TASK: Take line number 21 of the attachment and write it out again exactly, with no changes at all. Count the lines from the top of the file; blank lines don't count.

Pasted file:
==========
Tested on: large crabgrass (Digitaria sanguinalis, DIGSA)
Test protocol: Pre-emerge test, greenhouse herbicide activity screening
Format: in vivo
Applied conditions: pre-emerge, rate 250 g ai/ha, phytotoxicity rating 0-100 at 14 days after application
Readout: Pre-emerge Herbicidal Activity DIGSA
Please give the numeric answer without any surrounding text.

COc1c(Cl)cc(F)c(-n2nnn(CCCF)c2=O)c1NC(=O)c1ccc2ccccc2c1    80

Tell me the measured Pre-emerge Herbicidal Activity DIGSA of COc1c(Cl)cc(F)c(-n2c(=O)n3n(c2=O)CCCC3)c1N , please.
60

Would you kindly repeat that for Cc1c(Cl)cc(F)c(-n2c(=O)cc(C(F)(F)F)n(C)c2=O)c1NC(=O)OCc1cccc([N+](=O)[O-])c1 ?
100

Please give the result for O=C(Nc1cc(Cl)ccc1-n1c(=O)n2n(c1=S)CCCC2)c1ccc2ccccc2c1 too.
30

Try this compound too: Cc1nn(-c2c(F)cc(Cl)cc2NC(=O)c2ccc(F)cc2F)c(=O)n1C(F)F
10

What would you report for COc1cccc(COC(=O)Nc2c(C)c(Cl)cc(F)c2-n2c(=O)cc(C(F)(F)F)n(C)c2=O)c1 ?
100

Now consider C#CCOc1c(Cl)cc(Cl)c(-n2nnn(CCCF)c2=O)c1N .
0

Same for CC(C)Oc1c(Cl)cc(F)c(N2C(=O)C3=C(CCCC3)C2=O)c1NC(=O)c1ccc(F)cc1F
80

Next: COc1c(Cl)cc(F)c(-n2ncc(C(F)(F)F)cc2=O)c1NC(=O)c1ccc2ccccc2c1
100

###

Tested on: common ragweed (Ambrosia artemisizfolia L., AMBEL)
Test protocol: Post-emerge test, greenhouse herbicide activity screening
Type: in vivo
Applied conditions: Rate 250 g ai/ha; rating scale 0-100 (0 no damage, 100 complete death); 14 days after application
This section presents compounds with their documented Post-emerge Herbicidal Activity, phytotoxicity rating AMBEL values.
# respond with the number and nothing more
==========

80